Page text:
Amazon Robotics names initial fellowship program recipients
The fellowships are aimed at helping students from underrepresented backgrounds establish careers in robotics, engineering, computer science, and related fields.
Amazon Robotics recently announced six initial recipients of the Amazon Robotics Day One Fellowship, a program established to help students from underrepresented backgrounds pursue master of science degrees at Harvard, MIT, and Stanford.
The recipients will receive fully funded fellowships in robotics, engineering, computer science, and related fields that will cover tuition, living expenses, and other costs, a total annual commitment of $1 million.
Fellowship recipients will also have the opportunity to participate in Amazon Robotics’ internship program. During their summer at Amazon Robotics, the Fellows will connect with and receive mentorship from diverse employees and members of leadership, and have an opportunity to secure full-time positions.
“We couldn't be more pleased to offer these six fully funded fellowships for these students at prestigious universities,” said Tye Brady, chief technologist, Amazon Robotics.
The six recipients of the inaugural fellowships are:
Samantha Gutiérrez Arango, MIT: Gutiérrez Arango will be studying in the MIT Media Lab's Biomechatronics group, led by Professor Hugh Herr. She has worked at MIT as a senior research support associate with both the MIT Media Lab and the Center for Extreme Bionics on a new surgical procedure for amputees. Prior to MIT, she worked at Northeastern University, studying the behavioral effects of interactive media on children. She completed her bachelor’s in biomedical engineering at Tecnológico de Monterrey, México and is an active member of the MIT Colombian Association, leading activities to empower Latino women in the STEM field.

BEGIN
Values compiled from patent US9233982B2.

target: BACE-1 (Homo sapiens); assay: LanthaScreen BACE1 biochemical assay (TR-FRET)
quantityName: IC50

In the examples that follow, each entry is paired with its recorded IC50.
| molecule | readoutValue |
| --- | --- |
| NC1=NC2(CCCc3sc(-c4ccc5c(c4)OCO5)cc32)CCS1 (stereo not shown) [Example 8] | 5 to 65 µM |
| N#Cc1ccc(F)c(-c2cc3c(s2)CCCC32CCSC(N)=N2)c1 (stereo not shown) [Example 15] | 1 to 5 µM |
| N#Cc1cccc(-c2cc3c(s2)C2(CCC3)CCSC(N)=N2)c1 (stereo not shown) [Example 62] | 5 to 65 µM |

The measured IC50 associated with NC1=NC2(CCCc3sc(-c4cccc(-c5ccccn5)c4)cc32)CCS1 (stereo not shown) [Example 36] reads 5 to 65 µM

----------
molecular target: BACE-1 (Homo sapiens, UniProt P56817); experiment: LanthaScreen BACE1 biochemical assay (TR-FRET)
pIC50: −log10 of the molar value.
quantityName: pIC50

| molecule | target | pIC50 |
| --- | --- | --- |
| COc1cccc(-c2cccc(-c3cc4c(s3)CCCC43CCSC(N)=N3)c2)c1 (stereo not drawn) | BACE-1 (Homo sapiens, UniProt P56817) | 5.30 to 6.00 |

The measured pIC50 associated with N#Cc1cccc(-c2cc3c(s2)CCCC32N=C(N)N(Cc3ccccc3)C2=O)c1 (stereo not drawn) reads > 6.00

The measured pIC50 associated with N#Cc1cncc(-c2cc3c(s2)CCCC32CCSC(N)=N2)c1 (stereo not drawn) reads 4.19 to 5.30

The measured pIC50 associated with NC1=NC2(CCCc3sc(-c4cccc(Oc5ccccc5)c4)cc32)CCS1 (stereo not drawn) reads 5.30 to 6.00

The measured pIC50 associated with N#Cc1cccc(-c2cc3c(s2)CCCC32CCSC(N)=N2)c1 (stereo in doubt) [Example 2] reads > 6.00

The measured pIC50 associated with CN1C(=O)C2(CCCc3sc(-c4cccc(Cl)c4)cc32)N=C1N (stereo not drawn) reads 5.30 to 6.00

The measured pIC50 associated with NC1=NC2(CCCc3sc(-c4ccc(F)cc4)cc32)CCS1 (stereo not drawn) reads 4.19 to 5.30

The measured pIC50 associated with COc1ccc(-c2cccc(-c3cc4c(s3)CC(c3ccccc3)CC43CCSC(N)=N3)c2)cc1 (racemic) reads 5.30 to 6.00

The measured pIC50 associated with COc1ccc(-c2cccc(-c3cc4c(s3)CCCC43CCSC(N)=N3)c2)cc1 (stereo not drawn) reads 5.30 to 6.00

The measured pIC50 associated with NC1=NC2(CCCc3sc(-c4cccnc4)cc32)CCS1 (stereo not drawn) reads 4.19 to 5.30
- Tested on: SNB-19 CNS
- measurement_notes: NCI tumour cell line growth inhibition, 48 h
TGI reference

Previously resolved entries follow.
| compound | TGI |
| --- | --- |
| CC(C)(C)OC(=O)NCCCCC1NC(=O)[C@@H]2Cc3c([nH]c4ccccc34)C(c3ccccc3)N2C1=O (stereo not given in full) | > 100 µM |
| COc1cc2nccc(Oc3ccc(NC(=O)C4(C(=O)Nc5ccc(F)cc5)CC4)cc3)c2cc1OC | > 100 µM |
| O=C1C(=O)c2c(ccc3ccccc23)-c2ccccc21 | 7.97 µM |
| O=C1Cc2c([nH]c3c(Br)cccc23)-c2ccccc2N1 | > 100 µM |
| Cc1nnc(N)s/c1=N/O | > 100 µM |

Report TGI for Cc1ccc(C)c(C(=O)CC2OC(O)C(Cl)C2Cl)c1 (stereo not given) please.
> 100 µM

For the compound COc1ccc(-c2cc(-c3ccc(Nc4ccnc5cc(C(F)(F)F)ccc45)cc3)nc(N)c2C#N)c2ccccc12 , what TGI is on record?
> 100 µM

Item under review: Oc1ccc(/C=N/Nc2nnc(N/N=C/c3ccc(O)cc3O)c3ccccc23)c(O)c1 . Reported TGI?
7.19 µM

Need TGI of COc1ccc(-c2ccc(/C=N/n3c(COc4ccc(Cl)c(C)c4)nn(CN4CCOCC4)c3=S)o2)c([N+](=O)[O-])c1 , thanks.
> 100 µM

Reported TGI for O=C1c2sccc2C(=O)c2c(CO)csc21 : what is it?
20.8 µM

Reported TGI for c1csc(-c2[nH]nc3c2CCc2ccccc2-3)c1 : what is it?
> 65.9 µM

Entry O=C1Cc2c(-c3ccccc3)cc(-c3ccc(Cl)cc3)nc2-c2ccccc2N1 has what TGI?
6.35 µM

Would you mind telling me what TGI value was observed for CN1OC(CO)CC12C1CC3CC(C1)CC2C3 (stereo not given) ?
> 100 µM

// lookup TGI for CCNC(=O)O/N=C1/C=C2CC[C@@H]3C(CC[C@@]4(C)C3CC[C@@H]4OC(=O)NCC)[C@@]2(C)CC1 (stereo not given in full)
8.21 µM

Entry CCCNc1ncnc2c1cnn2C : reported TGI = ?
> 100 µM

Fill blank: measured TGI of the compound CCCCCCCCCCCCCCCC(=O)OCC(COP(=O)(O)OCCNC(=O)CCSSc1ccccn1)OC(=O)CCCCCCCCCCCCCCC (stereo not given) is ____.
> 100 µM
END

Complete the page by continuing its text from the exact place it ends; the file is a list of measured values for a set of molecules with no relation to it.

Aaron Brown, Stanford: Brown is pursuing a master’s of science in mechanical engineering. He worked as a mechanical engineering intern at the NASA Jet Propulsion Laboratory. There he was exposed to mechatronics, dynamics, and control while designing mechanical ground support equipment in support of small spacecraft. Brown also worked as an undergraduate researcher at Space Systems Design Studio and was on the aerodynamics subteam at Cornell’s Design Build Fly project. He graduated from Cornell in 2021 with a bachelor’s degree in mechanical engineering.
Christopher Croft, Harvard: Croft will pursue a master’s of science in data science. After graduating with a bachelor of arts degree from University of Pennsylvania, Croft obtained an internship with Independence Blue Cross’s mobile applications division, which he transitioned into a full-time role as a mobile app and web developer. After two years, he moved to a full-time position as a software engineer at Krozak Information Technologies, where he has worked on projects for the FBI, Coast Guard, and Boeing. While working at Krozak, he returned to school to complete a second bachelor’s degree in computer science at the University of Maryland.